Tom Murphy is a reporter for the Arkansas Democrat-Gazette. A graduate of Louisiana Tech University, he is a member of the Football Writers Association of America, and voter for the Heisman Trophy and AP Top 25 football poll.
Hogs in no hurry on Day 1
Arkansas center Travis Swanson (64) calls out a play during a Nov. 29, 2013 game against LSU at Tiger Stadium in Baton Rouge, La.
FAYETTEVILLE — A newlywed offensive lineman, a sack specialist and record-breaking kicker Zach Hocker are the most intriguing University of Arkansas players available in the 2014 NFL Draft, which starts today at 7 p.m. in New York City.
No former Razorbacks project to be taken in tonight’s first round, but things could heat up in rounds two and three Friday night, particularly for center Travis Swanson and defensive end Chris Smith, who have the highest draft grades among Arkansas players. The final four rounds of the seven-round draft will begin at 11 a.m. Saturday.
Swanson, who is thought to be the first Razorback to start 50 consecutive games, was married to the former Emily Holder of Cabot on March 22. The newlyweds know their lives are about to change with NFL mini-camps on tap next week.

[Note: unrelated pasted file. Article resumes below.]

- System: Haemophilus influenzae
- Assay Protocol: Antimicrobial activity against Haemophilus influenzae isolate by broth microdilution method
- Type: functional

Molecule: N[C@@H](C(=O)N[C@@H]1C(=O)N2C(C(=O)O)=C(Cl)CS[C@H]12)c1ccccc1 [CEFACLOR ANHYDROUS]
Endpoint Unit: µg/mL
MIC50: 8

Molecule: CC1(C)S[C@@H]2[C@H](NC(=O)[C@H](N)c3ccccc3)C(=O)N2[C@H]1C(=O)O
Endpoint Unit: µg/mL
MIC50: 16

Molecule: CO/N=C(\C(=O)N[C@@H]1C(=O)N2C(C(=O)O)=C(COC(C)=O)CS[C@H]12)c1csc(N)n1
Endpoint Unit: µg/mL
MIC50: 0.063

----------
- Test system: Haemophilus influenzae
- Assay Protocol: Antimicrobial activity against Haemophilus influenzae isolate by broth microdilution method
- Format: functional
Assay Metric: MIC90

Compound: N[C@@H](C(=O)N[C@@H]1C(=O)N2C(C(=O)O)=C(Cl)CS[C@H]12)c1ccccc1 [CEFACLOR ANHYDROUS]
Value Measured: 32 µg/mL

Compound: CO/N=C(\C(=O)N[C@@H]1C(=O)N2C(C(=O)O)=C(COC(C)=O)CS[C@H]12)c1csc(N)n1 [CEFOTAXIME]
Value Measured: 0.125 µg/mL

“She understands, and she’s been completely awesome through this entire process,” Swanson said.
Smith, who ranks fourth at Arkansas with 21½ career sacks, received an invitation from the NFL Players Association to be in New York on Wednesday for the rookie premier.
“They invite the top 35 guys to be in the green room and then another 15 guys,” Smith said. “It’s going to be a great experience and I’ll never forget it.”
Smith, 6-1, 266 pounds, is being projected more as an outside linebacker by draft analysts.
“I know it’ll be crazy and things of that nature,” said Smith, who will head back to his hometown of Mount Ulla, N.C., to be with his family for the draft. “I don’t care where I’m drafted. I just know the team that gets me is going to get a hell of a player.”
Arkansas Coach Bret Bielema concurred.
“He’s an incredibly explosive player and very talented on the edge,” Bielema said. “Once he gets invited to a system and can train, I think he can gain a lot of ground in a short amount of time.”
Arkansas’ new offense in 2013 featured Swanson as a key blocker on pull plays and blocks on the edge in space.
“I think this past year really exploited me in a positive way for the things I could do,” Swanson said. “I was extremely happy with how this past season went for me.”
Bielema, who attended the fund-raising baseball game for Mayflower and Vilonia tornado victims with Swanson on Tuesday in North Little Rock, said Swanson is “a tremendous leader and his football IQ is off the charts.”
“I think his strongest traits are he’s started every game he was available for and he can play at center and guard,” Bielema said. “I think the weakest points of his game are he hasn’t got a lot of reps at doing what we did this year, what the NFL likes, pulling and getting out on the perimeter.”